What is LTPO? How this tech delivers killer phone displays

Oppo Find X3 Pro with LTPO display
(Image credit: Tom's Guide)

High refresh rate displays have helped make a lot of mid-range and flagship Android phones feel significantly smoother to use than the standard 60Hz displays still found on most phones, including most notably Apple's iPhone 12 flagships. Use a smartphone that refreshes at 90Hz — or even 120Hz like the Samsung Galaxy S21 and OnePlus 9 Pro do — and you get smoother scrolling and more immersive experiences.

However, 120Hz displays can be rather power-hungry, especially when running at QHD resolutions. And that's where LTPO display tech comes in. 

LTPO displays allow you to have both a high refresh rate and resolution without turning a smartphone into a battery-sucking rectangle of glass and metal. And the tech is becoming increasingly common in 2021’s Android phones. 

We first got a proper taste of LTPO displays with the Samsung Galaxy Note 20 Ultra. But now they can be found in all three models in the Galaxy S21 range, as well as the Oppo Find X3 Pro and the newly released OnePlus 9 Pro. 

And we expect it to pop up in a lot more phones as the year progresses — including the iPhone 13, which may well  adopt the technology when it arrives this fall, as Apple looks to match the leading Android phones with this sought-after feature.

Here’s what you need to know about LTPO and how it'll feature in some of the best phones of the year.  

What is LTPO? 

LTPO is the snappy acronym that stands for low-temperature Polycrystalline oxide. In short, it allows for a display to dynamically change its refresh rate without needing any additional hardware components to sit between a device’s graphics processing unit and the display controller.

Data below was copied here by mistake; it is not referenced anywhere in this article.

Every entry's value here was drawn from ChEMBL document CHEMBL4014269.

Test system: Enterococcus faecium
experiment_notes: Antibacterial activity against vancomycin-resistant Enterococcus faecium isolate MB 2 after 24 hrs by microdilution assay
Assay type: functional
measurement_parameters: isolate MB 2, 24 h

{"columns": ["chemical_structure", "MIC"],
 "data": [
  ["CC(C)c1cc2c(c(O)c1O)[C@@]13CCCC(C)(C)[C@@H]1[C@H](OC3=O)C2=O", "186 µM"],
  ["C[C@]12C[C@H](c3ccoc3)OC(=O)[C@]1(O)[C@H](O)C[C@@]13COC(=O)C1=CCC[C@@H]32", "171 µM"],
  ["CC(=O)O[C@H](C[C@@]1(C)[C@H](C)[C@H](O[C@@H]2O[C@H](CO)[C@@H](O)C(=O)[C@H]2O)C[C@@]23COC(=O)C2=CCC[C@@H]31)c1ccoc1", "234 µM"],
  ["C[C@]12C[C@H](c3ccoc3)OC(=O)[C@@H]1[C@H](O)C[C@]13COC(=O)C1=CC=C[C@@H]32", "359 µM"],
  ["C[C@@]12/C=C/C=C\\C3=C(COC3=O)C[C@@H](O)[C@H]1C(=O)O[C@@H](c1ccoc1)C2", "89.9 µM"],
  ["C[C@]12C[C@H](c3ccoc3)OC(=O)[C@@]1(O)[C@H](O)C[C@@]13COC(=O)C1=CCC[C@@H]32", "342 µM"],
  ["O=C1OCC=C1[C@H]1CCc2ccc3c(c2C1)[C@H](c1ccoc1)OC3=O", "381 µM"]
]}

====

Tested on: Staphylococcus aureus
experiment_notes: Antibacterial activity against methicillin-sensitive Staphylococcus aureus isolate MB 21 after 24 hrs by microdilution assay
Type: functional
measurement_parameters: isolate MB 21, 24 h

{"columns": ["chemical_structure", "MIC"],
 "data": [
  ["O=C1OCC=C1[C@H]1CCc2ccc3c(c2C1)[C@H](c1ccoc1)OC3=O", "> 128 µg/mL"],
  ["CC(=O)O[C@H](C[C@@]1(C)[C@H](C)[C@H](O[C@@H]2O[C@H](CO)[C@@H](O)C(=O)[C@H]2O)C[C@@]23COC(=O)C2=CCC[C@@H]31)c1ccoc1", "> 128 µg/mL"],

By being able to change the refresh rate of a display on the fly, a device can flip from using power-hungry high refresh rates to lower refresh rates when they aren’t needed, which can help squeeze out more battery life. 

Apple developed LTPO technology and uses it in the Apple Watch Series 5 to scale a refresh rate from 60Hz down to 1Hz, thereby helping the smartwatch last longer. So adopting such tech for smartphone displays would help reduce their power consumption. 

LTPO: Apple Watch Series 5

Apple Watch Series 5 (Image credit: Tom's Guide)

Currently, a lot of OLED displays in phones use low-temperature polycrystalline silicon (LTPS) in the construction of the thin-film-transistors (TFTs) that form the backplane of a display, effectively providing a lot of the electronics components to run a display. Using LTPS allowed for OLEDs display on smartphones to be more power-efficient, around 20% to 30%, than IPS LCD displays.  

However, LTPS panels don’t allow for dynamic refresh rates, unless extra hardware is used, as is the case with the OnePlus 8 Pro and Oppo Find X2 Pro. And other phones can only swap between 120Hz and 60Hz, rather than anything in between or lower.

Samsung Galaxy S21 Ultra and Note 20 Ultra

The Galaxy S21 Ultra and Galaxy Note 20 Ultra both use LTPO to offer dynamically adjusting displays.  (Image credit: Tom's Guide)